- medium Screenprint in colors on Museum Board
- edition 66/90
- size 38.00w x 38.00h in
- created 1988
COA: This work comes with a certificate of authenticity from West Chelsea Contemporary.
Published by: George Mulder Fine Arts, New York
Catalogue Raisonné: p. 102, Littmann
Apocalypse 1 is part of Keith Haring’s Apocalypse portfolio, a collaboration with Beat Era poet and novelist author William S. Burroughs. Each of the ten silkscreens in this portfolio is paired with Burrough’s stream-of-consciousness poetry. Haring came across the Beat poets in 1978 while a student at the School of Visual Arts and was inspired by Burrough’s ‘cut-up’ method of breaking down language, which here forms the basis for Haring’s pictographic style.
Marking a shift from his more light-hearted early works, the Apocalypse series is dark and menacing, characterized by scenes of war, destruction, and visions of hell on earth. The erratic gestures of this portfolio give some insight into Haring’s internal struggles after being diagnosed with AIDS that same year.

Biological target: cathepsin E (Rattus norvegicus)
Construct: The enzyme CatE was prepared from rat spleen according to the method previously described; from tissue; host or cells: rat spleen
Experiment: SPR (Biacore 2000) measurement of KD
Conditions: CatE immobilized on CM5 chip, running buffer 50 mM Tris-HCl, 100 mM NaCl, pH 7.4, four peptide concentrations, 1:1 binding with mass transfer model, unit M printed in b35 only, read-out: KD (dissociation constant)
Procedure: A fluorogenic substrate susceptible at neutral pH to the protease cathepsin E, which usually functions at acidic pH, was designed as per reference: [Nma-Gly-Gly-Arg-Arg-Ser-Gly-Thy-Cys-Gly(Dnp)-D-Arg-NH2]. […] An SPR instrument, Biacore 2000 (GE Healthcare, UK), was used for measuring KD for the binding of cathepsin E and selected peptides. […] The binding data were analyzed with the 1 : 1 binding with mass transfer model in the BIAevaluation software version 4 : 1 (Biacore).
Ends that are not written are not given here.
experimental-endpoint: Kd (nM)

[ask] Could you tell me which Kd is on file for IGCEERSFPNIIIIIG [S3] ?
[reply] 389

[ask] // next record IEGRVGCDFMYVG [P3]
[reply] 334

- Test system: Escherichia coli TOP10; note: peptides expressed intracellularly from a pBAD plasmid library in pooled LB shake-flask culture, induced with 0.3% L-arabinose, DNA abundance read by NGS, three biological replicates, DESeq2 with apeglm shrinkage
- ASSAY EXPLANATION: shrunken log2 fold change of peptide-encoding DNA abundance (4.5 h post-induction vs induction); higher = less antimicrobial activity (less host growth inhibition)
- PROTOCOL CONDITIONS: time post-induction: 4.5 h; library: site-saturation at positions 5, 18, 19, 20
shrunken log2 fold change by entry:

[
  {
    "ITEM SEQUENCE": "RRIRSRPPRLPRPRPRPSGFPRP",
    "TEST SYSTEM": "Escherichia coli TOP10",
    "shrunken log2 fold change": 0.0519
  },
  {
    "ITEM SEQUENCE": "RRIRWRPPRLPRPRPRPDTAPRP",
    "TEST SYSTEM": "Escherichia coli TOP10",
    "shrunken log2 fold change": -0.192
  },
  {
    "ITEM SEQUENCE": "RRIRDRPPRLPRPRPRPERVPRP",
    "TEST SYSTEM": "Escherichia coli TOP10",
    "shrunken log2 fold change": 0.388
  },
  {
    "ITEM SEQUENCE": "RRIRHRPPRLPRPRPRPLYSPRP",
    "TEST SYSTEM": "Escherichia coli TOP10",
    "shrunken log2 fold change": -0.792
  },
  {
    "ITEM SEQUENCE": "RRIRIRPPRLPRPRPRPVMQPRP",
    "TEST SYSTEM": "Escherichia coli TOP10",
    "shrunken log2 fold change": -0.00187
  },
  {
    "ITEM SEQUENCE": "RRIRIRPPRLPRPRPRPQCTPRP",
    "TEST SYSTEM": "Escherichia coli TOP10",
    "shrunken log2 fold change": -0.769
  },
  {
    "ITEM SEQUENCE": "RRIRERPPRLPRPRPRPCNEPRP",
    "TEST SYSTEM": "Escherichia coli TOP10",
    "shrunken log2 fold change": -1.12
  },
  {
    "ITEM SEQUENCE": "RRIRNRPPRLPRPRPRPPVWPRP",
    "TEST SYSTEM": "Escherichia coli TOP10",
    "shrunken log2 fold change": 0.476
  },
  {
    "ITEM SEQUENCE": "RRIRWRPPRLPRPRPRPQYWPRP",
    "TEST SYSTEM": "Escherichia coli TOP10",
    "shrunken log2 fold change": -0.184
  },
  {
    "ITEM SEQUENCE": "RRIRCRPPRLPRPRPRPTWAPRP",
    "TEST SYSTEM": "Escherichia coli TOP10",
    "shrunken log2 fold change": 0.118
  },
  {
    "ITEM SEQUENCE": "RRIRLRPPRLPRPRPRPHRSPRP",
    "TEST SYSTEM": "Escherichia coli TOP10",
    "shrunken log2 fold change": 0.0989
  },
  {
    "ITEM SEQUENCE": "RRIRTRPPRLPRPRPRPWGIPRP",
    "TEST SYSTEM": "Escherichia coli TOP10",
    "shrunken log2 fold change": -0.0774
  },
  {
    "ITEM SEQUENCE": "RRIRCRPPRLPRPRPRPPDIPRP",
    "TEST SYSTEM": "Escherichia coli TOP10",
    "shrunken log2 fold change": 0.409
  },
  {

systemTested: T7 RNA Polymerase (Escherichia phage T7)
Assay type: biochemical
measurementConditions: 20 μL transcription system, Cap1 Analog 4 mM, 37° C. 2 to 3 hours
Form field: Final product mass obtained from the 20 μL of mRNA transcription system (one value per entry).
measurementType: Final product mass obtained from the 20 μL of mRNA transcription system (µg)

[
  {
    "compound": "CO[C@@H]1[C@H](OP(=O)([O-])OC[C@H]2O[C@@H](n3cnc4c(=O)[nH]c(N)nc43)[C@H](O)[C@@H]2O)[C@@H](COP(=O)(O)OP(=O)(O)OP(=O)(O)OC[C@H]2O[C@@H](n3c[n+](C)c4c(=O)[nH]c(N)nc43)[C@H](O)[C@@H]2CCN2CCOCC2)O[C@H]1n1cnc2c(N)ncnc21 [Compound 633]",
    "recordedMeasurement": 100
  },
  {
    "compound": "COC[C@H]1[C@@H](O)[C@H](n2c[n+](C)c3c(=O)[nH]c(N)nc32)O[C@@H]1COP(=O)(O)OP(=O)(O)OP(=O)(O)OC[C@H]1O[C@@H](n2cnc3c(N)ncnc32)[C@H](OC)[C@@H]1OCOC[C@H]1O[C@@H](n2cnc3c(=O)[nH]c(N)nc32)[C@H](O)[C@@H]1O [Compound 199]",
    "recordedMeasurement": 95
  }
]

Apocalypse 1 is filled with personal and political symbology. For example, we see the mushroom cloud as a signifier of death and destruction alluding to the idea of the final apocalypse. Haring directly correlates sexuality with death in his depiction of horned sperm, a demoniacal personification of death in relation to sex, and by extension, the AIDS virus. Embedded in the print are two reproductions of Leonardo da Vinci’s Mona Lisa, defaced by Haring with black X’s over her eyes. The appropriation of this image integrates divergent subjects from contemporary culture and history, thus producing a jarring effect between the self-assured visual perfection of high art and the rawness of Haring’s gestural marks.